After a long lull that lasted through the summer and much of the fall, cases of Covid-19 appear to be ticking up again in the U.S., raising concerns that the country could be in for yet another wave of infections this winter.
Covid-19 hospitalizations are up 28% over the past two weeks, according to a New York Times tracking tool, and the average test positivity rate is up 40%.
The number of cases reported per day is a less-useful metric than it was earlier in the pandemic, but that count is up by 28% over the past two weeks.
Three months after President Biden called the pandemic “over,” rumblings of a long-feared winter wave come as an unwelcome diversion. At a time when much of the country has chosen to live as though the virus no longer existed, a rise in cases threatens to catch off-guard a nation with much else on its mind.
In absolute numbers, hospitalizations remain relatively low. There are 36,000 people hospitalized in the U.S., on average. That compares to 44,000 as recently as August, and more than 155,000 during the Omicron peak in January.
Still, hospitalizations are up from 26,000 in October, and trending upward. Data suggests that the brunt of that impact is being borne by older Americans: New-hospital admissions among adults aged 70 and up with Covid-19 have spiked sharply since mid-November, while admission among other age groups are climbing more slowly.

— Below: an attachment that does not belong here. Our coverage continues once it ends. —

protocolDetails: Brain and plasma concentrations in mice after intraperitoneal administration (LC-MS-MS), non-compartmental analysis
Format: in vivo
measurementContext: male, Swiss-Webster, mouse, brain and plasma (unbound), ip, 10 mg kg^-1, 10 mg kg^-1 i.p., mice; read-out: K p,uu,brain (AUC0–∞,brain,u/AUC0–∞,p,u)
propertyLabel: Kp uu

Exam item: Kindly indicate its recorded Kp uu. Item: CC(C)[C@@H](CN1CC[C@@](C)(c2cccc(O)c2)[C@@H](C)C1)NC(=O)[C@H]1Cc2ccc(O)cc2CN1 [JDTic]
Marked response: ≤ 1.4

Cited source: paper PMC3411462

Whether these trends point to the start of a new wave of infections is impossible to say, as is what the increase could mean in terms of an economic and social impact this winter. Some local health authorities are already discussing a possible return of indoor mask mandates, which have evaporated over the past year. According to an L.A. Times report on Friday, officials in Los Angeles say that mask mandates could return if cases there continue to climb.
U.S. health authorities have long warned of the risk of a surge of cases this winter, and pushed for the rollout of the new bivalent boosters from
(ticker: PFE) and
(MRNA) in an effort to mitigate its possible impacts.
Uptake of those boosters, however, has been disappointing. Only 12.7% of people in the U.S. aged five and up have received an updated bivalent booster. Even more concerningly, only 32.6% of adults aged 65 and up, the population most at risk, have received a bivalent booster.
In the meantime, fewer tools are available to treat Covid-19 patients. Last Wednesday, the Food and Drug Administration suspended its emergency use authorization of bebtelovimab,
‘s (LLY) monoclonal antibody therapy for high-risk Covid-19 patients, because it is no longer thought to be effective against the most commonly circulating versions of the virus in the U.S.
Bebtelovimab was the last monoclonal antibody still authorized for use as Covid-19 treatment in the U.S.
‘s (AZN) Evusheld, another monoclonal antibody, continues to be authorized as a pre-exposure prophylactic for immunocompromised individuals, though the FDA said in October that it may not protect against some variants.
‘s Paxlovid continues to be effective in treating the current strains of the virus.
The BA.5 variant of Omicron, which was dominant throughout the fall, has been overtaken in recent weeks. Now, two related Omicron variants, BQ.1 and BQ1.1, account for more than 60% of total cases, according to the Centers for Disease Control and Prevention.
Both of those variants are thought to be resistant to Lilly’s bebtelovimab; only BQ.1.1 is thought to be resistant to Evusheld.
Write to Josh Nathan-Kazis at firstname.lastname@example.org